Education – 21 Century Challenges

What should we teach children?

Can we even teach that about a world that is going to be filled with changes when we ourselves lack the experience?

We hope you enjoyed the structured, systematic creative thinking approach to the first 21-century challenge – Who owns your medical data? The aim of this series of posts is to sketch possible thinking steps that might help us to get a solution or at least a direction for one of today’s urgent issues as identified by Yuval Noah Harari in the book 21 Lessons for the 21st Century (see the blog post Will our inventions make us irrelevant?).

Introduction to the challenge

The focus of the second 21 Century Challenge will be on education. In the book it is explored as follows:

In a world where change is the only constant, how can we prepare ourselves as well as our children?

Advances in technology will make it possible to engineer not only our bodies but also our brains and minds. Predicting the future is always tricky, yet, certain things that previously was rather straightforward is increasingly becoming more difficult to predict. For example, what people will do for a living.

The world will change more quickly than previously and rather than teaching children a predetermined set of skills, such as conversing in Mandarin, or programming in Java or Python, the aim should be to teach them life skills, such as how to deal with change. It is predicted that children will need to learn new skills and deal with changes in jobs and careers. A period of learning followed by a period of working may no longer be the case, instead, the division will be blurred, and we might have to reinvent ourselves and adapt to changes. Mental flexibility, as well as emotional balance to deal with changes, may be vital skills.

What advice should young people follow?

Who or where should they turn for advice when adults’ wisdom may only be outdated biases?

Approach to the thinking

In this challenge, we will use a visual approach to the thinking. We thought that might provide a nice contrast to the previous challenge. It is much more intuitive, which may a good approach because most people have experience and strong ideas about education. A visual approach to the thinking gives us a chance to use images and to forge connections with future education.

At the age of 87, Michelangelo said “I am still learning”, making him a poster child for lifelong education.

So let’s make a poster or college. You can draw, use photos, cut or tear the paper into different shapes, use text, scribble. . .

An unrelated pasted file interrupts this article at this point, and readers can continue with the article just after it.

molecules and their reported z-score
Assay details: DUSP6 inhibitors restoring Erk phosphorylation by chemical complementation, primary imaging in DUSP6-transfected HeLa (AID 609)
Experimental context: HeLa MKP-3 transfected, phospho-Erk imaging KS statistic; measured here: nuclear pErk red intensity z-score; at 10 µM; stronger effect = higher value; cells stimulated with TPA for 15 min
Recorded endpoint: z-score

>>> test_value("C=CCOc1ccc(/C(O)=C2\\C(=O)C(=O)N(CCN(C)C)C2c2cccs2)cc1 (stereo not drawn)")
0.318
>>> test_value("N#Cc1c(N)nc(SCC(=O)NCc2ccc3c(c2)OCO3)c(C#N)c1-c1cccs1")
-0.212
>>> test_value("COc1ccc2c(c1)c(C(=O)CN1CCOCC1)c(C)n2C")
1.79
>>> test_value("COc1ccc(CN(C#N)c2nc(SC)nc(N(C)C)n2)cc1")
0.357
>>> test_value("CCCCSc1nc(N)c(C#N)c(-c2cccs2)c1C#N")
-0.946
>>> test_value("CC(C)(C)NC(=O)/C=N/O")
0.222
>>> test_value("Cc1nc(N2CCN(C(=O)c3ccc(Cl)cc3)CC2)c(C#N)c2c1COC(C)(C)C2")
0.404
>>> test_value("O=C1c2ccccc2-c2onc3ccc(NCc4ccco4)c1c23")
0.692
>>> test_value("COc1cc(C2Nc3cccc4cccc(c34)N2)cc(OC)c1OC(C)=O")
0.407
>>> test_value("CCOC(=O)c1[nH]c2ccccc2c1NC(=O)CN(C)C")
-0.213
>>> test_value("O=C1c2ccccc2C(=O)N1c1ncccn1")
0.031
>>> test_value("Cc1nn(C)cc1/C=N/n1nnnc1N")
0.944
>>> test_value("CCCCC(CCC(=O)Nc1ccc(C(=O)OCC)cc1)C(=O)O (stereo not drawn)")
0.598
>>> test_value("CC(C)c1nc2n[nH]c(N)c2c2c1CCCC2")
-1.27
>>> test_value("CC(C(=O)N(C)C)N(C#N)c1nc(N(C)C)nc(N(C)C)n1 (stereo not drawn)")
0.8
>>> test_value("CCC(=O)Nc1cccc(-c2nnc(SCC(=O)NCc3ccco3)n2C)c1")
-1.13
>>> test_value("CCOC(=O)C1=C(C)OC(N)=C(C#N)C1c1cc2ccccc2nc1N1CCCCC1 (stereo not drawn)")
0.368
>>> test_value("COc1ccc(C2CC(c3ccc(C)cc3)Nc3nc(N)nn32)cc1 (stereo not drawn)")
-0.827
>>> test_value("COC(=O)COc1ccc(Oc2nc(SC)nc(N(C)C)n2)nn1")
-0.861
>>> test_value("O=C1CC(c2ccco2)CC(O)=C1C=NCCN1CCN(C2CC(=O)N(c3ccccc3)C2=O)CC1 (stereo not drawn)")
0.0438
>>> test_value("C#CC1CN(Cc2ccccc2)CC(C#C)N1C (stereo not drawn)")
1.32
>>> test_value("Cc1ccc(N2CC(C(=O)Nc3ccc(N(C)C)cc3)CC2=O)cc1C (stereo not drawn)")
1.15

There are two Points of Entry to the thinking. Choose one approach.

1. From the current situation: make a collage of your face as a student

  • What sort of skills are children and students taught today?
  • What are the aims, goals, and objectives of the education?
  • How is it organized?
  • What have been success factors?
  • What is missing in the curriculum?
  • What are the chances and opportunities?
  • What are the threats?
  • Generate more aspects…

2. From the future: make a collage with the title Quintessentially You – Student 2050

  • What skills and competencies are needed for a 21-century approach?
  • Who is going to teach these skills?
  • What characteristics and skills does the teacher need?
  • Where are they going to be taught?
  • How is the identity of a student changed?
  • Generate more aspects…

In the following post, we will publicize our visual attempts and some conclusions derived from it, just as examples.

More about visual thinking: Thinking in Images

Visual thinking is a way to organize your thoughts and improve your ability to think and communicate.

4 Replies to “Education – 21 Century Challenges”

  1. Great analysis:

    But even for workers who don’t need a formal license, barriers to work have grown over time. Jobs that once required a high school degree now require a college degree. This escalation of credential requirements has created a kind of educational arms race. The rise in collegiate attainment, again, did not begin with Boomers. Rather, the GI Bill, and the explosion in new university chartering that it underwrote created a new norm of college education for many jobs. With the rising availability of higher education, employers, who tend to be older than their employees, often demand degrees as licenses.

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